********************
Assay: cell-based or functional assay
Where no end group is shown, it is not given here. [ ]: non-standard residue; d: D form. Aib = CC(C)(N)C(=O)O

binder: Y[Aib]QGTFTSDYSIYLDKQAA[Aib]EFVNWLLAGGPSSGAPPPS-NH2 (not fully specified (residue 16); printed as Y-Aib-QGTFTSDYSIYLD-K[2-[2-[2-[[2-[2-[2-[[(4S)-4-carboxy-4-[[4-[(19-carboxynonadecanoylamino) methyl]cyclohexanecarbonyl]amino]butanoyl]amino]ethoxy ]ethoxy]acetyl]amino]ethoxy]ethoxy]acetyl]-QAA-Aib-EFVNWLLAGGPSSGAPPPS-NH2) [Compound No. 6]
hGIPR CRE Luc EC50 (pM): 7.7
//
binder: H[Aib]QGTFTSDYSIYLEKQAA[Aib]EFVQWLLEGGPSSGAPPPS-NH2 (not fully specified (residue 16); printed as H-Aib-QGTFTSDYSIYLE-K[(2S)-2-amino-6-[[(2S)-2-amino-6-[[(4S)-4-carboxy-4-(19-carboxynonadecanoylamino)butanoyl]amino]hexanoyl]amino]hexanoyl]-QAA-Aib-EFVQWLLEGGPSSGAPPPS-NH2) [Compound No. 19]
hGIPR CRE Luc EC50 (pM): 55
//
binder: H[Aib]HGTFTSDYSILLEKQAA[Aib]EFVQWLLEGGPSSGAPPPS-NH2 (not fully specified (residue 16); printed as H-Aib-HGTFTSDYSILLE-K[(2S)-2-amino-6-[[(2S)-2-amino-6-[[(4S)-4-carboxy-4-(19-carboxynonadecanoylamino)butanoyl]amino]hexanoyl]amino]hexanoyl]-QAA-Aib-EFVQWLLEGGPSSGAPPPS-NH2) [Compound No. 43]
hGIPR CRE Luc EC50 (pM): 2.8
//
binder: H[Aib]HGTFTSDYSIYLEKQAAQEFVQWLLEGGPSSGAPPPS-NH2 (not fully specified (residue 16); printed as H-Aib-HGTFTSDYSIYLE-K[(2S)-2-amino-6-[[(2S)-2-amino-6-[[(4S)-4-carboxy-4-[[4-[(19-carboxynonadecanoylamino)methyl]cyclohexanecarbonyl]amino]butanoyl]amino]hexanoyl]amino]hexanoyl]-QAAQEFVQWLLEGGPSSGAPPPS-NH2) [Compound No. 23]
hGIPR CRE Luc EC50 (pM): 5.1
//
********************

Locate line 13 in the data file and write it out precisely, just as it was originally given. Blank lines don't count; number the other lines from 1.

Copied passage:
hGIPR CRE Luc EC50 (pM): 5.1